Then Bourne jumped out of a window and there was a bit of kerfuffle constructed to make us believe he might be dead. He leapt from the top of a building and was simultaneously shot by the Anti-Murrow causing him to fall in a leaden fashion somewhat like a Karl Stefanovic punchline. He landed with an ominous splash in the Hudson. It seemed that he might finally be Shit Out of Luck. Meaning dead. But he (SPOILER ALERT) was very much alive. He swam away to his uncertain future while a very expedient television news story explained that all the CIA Bad Guys had been rounded up and would probably be out of a job for the same length of time Ben Cousins was out of AFL level footy.

THE BOURNE ULTIMATUM isn’t as good as the first two Bourne flicks. It’s one of those break-neck, rattling good yarns etc. The emotional side of the film – your concern about what happens to Bourne – is completely predicated on the work done by the first two movies. This is the action packed, emotionally empty thrill-ride that completes the saga.

Returning to Simeon’s proposition. I believe that the coming week will be improved by tackling the difficult stuff with a dash of Bournelicious savvy and last-minute risk-taking behaviour. Give it a go. Practice your combat rolls and solar plexus punches. Although, in a way, I believe it doesn’t matter What Jason Bourne Would Do – as long as it is kickass and there is no thought of the consequences.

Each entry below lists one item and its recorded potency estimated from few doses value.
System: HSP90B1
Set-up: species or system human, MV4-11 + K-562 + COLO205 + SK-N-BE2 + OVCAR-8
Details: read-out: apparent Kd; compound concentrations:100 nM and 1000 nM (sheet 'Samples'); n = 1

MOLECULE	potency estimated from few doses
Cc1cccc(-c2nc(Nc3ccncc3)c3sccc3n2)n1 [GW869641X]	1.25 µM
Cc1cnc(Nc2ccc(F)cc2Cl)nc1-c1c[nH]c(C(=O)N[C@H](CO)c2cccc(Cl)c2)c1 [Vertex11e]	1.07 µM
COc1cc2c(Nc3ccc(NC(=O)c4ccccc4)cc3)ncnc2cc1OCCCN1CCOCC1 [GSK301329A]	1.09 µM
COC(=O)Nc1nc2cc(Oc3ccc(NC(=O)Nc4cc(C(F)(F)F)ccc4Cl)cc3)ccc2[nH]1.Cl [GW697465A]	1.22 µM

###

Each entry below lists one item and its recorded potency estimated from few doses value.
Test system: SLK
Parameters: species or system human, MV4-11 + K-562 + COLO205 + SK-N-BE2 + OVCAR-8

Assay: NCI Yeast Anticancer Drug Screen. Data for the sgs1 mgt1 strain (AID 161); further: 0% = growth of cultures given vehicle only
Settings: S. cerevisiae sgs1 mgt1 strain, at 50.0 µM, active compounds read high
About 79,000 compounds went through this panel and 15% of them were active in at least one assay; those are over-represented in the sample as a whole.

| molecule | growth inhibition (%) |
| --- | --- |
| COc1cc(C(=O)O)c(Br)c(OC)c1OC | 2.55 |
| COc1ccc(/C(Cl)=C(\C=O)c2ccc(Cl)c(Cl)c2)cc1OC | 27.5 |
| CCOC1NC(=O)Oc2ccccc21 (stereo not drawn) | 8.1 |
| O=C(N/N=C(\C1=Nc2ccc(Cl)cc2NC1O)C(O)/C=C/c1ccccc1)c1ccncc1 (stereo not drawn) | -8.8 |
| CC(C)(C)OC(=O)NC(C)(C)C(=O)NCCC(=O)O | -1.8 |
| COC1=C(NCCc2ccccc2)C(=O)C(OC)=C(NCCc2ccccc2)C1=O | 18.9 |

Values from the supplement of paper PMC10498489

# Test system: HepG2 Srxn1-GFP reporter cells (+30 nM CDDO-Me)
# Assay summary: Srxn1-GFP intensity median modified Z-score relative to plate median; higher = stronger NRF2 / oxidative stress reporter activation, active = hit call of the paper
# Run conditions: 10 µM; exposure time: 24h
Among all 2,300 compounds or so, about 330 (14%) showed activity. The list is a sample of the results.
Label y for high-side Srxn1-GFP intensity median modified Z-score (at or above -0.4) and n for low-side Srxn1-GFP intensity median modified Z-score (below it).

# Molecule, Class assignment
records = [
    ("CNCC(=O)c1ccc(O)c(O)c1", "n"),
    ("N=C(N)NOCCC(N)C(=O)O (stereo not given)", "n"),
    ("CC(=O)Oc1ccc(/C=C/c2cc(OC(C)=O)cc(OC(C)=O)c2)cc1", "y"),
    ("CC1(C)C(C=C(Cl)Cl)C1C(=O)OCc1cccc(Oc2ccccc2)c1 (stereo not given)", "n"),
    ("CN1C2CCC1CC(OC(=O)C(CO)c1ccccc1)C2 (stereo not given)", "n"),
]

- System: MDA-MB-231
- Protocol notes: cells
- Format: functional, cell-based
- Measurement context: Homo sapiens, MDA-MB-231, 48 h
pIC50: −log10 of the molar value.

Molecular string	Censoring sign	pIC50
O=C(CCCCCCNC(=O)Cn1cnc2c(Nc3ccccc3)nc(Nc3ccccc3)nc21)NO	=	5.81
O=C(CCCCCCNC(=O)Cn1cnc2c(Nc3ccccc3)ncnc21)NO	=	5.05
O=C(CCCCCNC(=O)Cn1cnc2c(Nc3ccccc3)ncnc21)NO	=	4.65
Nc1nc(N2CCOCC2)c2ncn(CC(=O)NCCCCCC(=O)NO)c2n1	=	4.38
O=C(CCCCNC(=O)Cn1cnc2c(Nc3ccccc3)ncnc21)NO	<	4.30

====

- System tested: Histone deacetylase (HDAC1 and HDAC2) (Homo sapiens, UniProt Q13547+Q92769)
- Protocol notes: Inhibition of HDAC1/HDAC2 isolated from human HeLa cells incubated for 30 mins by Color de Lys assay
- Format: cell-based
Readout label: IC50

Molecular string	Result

Mr Trivia

 

8 thoughts on “The Bourne Philosophy

  1. While I’ll agree that that the third film “The Bourne Blah blah blah” was not as good as the first two, I maintain that it does not matter. As long as there is Matt-Damon-as-Jason-Bourne, all is well with the world. Plain old “Matt Damon” is neither here nor there, but when he is Matt-Damon-as-Jason-Bourne (or eve Matt-Damon-IS-Jason-Bourne), I am one very happy punter.

  2. @NDM: Matt Damon certainly upped the ante for Action Heroes who can act. I think that’s part of it – even though the antics may be over the top he can always ground the character in emotions you recognise. And I believe you may get your wish – there’s talk of a fourth Bourne, now…

  3. @Steve – Hi Steve! Thanks for that – I always appreciate being read and people who take the time to comment.

  4. Lovely Stuff Phil – I’m very happy I’ve found time to catch up with your witactular insightations…